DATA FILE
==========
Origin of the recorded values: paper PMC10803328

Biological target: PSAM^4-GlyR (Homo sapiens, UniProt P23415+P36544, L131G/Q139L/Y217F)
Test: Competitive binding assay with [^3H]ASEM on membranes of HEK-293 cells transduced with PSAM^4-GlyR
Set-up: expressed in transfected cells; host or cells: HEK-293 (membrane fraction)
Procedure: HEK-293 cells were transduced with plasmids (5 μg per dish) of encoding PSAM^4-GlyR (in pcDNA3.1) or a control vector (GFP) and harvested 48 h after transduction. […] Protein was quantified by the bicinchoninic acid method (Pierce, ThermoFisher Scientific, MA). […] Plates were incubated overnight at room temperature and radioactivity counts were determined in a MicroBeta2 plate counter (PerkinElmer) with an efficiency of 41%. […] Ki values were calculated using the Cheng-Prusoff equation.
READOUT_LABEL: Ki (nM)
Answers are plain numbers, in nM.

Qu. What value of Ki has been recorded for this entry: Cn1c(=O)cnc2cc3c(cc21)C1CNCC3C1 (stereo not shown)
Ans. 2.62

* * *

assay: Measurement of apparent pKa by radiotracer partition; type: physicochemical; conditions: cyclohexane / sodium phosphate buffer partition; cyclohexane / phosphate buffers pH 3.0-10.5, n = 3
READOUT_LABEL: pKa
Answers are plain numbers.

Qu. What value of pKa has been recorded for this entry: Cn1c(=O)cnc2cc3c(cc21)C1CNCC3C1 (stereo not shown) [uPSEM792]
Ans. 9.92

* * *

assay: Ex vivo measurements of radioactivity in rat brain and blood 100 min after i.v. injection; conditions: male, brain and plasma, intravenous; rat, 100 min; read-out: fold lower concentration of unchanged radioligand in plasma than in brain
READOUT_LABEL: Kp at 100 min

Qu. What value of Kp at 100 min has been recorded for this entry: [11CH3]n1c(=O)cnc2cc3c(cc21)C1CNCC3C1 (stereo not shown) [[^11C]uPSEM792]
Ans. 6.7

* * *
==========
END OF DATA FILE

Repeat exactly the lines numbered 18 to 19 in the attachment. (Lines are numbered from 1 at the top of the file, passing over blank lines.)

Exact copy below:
READOUT_LABEL: Kp at 100 min

Qu. What value of Kp at 100 min has been recorded for this entry: [11CH3]n1c(=O)cnc2cc3c(cc21)C1CNCC3C1 (stereo not shown) [[^11C]uPSEM792]